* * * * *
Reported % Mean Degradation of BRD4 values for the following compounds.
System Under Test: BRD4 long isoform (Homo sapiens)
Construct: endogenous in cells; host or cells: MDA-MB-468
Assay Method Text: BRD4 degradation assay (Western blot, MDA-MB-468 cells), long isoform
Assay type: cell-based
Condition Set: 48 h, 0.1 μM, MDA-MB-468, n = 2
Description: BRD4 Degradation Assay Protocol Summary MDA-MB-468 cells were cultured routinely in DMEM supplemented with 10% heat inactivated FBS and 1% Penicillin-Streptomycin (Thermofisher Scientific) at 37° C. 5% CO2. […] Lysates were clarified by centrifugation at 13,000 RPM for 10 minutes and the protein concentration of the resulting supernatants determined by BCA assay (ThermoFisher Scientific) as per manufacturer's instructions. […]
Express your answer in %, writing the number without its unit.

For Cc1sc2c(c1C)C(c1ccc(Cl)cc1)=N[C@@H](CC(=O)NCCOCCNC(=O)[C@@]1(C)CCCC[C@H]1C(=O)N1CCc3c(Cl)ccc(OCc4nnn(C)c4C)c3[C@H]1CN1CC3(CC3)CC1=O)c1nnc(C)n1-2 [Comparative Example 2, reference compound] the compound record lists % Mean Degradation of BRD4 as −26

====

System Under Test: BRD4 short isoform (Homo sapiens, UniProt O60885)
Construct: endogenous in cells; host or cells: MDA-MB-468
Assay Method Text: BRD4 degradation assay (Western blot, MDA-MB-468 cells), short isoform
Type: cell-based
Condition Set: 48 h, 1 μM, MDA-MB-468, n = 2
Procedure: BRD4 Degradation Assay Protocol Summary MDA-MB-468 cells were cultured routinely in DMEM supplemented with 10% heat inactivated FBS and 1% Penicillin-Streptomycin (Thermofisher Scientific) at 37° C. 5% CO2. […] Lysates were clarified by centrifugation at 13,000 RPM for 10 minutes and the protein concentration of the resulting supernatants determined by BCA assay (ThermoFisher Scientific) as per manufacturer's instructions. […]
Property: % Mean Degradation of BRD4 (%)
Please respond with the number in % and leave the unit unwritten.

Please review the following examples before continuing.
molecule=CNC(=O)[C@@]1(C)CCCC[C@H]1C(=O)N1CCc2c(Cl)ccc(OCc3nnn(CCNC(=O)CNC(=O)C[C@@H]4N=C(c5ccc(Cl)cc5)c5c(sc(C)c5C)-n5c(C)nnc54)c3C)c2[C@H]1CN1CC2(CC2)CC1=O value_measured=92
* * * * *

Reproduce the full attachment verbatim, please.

Reported % Mean Degradation of BRD4 values for the following compounds.
System Under Test: BRD4 long isoform (Homo sapiens)
Construct: endogenous in cells; host or cells: MDA-MB-468
Assay Method Text: BRD4 degradation assay (Western blot, MDA-MB-468 cells), long isoform
Assay type: cell-based
Condition Set: 48 h, 0.1 μM, MDA-MB-468, n = 2
Description: BRD4 Degradation Assay Protocol Summary MDA-MB-468 cells were cultured routinely in DMEM supplemented with 10% heat inactivated FBS and 1% Penicillin-Streptomycin (Thermofisher Scientific) at 37° C. 5% CO2. […] Lysates were clarified by centrifugation at 13,000 RPM for 10 minutes and the protein concentration of the resulting supernatants determined by BCA assay (ThermoFisher Scientific) as per manufacturer's instructions. […]
Express your answer in %, writing the number without its unit.

For Cc1sc2c(c1C)C(c1ccc(Cl)cc1)=N[C@@H](CC(=O)NCCOCCNC(=O)[C@@]1(C)CCCC[C@H]1C(=O)N1CCc3c(Cl)ccc(OCc4nnn(C)c4C)c3[C@H]1CN1CC3(CC3)CC1=O)c1nnc(C)n1-2 [Comparative Example 2, reference compound] the compound record lists % Mean Degradation of BRD4 as −26

====

System Under Test: BRD4 short isoform (Homo sapiens, UniProt O60885)
Construct: endogenous in cells; host or cells: MDA-MB-468
Assay Method Text: BRD4 degradation assay (Western blot, MDA-MB-468 cells), short isoform
Type: cell-based
Condition Set: 48 h, 1 μM, MDA-MB-468, n = 2
Procedure: BRD4 Degradation Assay Protocol Summary MDA-MB-468 cells were cultured routinely in DMEM supplemented with 10% heat inactivated FBS and 1% Penicillin-Streptomycin (Thermofisher Scientific) at 37° C. 5% CO2. […] Lysates were clarified by centrifugation at 13,000 RPM for 10 minutes and the protein concentration of the resulting supernatants determined by BCA assay (ThermoFisher Scientific) as per manufacturer's instructions. […]
Property: % Mean Degradation of BRD4 (%)
Please respond with the number in % and leave the unit unwritten.

Please review the following examples before continuing.
molecule=CNC(=O)[C@@]1(C)CCCC[C@H]1C(=O)N1CCc2c(Cl)ccc(OCc3nnn(CCNC(=O)CNC(=O)C[C@@H]4N=C(c5ccc(Cl)cc5)c5c(sc(C)c5C)-n5c(C)nnc54)c3C)c2[C@H]1CN1CC2(CC2)CC1=O value_measured=92